Finally back (once again) to the world of blogging, I thought long and hard what I wanted my first post since my almost six-month hiatus to be like. Definitely not one declaring that I have crawled out from under my rock another time (been there, done that). Instead, I decided to write about something that recently impressed, inspired, and awed me which is why I will talk about Marina Keegan’s book The Opposite of Loneliness.
Published in 2014, the book came out two years after Marina’s tragic death only days after her graduation from Yale. As sad that it is and as shocked I was when I learned of the circumstances, that is not what I want to focus on in this post but rather cherish the amazing work she has left behind.
I’ve got to be honest, reading this collection of both fictional & non-fictional essays written by someone who, unfortunately, did not even turn 23 (!!!), I couldn’t help but be a bit envious. I’ve already mentioned on this little blog that it is one of my biggest dreams to be able to work in writing – in whichever shape or form. Whether for a newspaper or magazine, books, or for TV/film. The only problem: I’m not really convinced that I’ve got what it takes. Or can actually write (well) for that matter. That’s the reason why I picked up The Opposite of Loneliness in the first place; I wanted to see (and compare) what someone my age was capable of producing. Needless to say, I was impressed. Not only is her style fresh, witty, and just simply really good but Keegan also had an incredible knack for assessing what’s going on around her. As a student about to graduate from university this summer I could relate to the stories, plots, and characters she so vividly created. At times, when I marvelled at her ease and confidence, I thought to myself: You’re definitely not as good. Far from it. Though I am not giving up on my dream as of yet I know I’ve got a loooong way to go.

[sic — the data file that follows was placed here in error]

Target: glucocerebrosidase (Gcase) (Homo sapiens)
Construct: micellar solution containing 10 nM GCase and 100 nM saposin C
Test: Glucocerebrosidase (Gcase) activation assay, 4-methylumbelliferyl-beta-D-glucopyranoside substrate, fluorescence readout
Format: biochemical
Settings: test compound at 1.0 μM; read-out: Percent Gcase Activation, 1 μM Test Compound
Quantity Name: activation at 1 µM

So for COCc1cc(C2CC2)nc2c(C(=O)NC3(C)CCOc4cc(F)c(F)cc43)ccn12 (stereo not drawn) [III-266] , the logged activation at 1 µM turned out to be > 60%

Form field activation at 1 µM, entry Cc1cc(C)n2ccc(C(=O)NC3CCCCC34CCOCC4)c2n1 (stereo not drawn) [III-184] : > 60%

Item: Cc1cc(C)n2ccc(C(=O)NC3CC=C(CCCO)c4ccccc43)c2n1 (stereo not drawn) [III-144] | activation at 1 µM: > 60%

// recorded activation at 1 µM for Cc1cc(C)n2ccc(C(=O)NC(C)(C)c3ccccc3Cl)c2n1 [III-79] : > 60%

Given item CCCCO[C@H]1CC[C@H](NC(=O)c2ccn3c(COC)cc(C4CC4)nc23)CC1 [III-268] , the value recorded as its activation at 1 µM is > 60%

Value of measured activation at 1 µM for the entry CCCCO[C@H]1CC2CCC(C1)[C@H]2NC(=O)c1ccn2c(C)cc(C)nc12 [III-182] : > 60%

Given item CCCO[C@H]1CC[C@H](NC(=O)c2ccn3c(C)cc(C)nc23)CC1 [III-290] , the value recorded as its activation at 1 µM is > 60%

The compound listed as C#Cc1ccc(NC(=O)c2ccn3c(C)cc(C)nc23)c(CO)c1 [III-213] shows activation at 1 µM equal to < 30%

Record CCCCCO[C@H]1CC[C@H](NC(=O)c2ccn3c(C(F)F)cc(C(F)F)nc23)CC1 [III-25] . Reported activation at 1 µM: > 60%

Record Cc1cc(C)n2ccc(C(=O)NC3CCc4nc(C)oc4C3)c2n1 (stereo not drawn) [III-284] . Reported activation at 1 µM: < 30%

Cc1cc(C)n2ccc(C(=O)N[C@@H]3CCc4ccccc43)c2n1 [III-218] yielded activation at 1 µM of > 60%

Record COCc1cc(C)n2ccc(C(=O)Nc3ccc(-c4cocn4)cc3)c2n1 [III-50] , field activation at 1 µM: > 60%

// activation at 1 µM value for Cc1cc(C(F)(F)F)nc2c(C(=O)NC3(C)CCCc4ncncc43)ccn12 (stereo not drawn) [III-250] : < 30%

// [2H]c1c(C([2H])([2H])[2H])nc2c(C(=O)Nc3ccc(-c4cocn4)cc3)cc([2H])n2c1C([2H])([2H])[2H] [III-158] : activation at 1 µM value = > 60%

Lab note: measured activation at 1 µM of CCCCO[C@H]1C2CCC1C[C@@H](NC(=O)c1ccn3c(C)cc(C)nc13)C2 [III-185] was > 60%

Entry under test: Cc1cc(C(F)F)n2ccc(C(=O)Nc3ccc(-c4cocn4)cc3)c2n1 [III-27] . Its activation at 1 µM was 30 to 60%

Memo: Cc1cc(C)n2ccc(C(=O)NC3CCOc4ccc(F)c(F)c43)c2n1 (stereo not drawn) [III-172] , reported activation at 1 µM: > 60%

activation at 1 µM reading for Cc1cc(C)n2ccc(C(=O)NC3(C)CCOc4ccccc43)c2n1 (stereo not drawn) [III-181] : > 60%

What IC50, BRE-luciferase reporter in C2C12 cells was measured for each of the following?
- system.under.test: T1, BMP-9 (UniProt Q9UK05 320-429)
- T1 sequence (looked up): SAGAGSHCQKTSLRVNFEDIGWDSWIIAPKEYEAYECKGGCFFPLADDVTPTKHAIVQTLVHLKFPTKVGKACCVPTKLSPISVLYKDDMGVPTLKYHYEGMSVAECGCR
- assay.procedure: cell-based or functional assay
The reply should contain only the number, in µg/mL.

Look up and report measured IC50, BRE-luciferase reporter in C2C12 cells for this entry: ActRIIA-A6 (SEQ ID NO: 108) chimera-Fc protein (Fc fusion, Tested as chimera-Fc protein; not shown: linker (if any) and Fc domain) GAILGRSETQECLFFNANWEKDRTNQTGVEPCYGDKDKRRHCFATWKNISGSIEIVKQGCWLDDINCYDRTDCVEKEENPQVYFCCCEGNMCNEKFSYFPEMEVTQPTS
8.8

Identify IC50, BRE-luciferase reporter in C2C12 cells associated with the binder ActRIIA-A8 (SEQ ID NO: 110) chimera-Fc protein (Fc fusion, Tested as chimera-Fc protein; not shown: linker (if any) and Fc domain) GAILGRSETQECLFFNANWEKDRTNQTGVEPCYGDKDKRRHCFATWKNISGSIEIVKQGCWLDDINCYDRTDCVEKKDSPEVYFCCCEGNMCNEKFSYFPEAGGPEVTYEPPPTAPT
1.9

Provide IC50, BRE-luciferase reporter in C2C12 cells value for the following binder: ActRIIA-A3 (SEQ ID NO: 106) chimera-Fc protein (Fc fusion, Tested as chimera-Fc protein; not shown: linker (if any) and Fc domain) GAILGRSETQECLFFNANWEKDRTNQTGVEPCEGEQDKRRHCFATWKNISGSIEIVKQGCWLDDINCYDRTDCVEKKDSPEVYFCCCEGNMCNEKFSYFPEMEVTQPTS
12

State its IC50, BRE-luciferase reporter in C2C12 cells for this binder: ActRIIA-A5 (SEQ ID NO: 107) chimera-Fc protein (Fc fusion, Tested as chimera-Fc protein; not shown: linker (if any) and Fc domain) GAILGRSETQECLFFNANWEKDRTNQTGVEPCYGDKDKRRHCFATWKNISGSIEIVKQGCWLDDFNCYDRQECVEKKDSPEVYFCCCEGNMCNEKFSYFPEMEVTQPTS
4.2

What probably stood out the most for me is Marina’s optimism. Especially the essay which gave the collection its title and was in fact her graduation essay urges to keep a postive outlook on life. Me being the total opposite, a person who tends to concentrate on the negative a little too much, I felt encouraged to read a person my age’s thoughts on exactly the things that worry me. While I’ve come to realise already that I’m definitely not too old for pretty much anthing (in terms of what I can achieve in life), Marina’s heartfelt address to her fellow students was exactly what I needed to give me that last assurance(see quote below).
My advice to all budding writers, students, and lovers of books and literature: go out and get that book. Maybe you won’t connect with it as much as I did but I believe there is something to draw from it for everyone.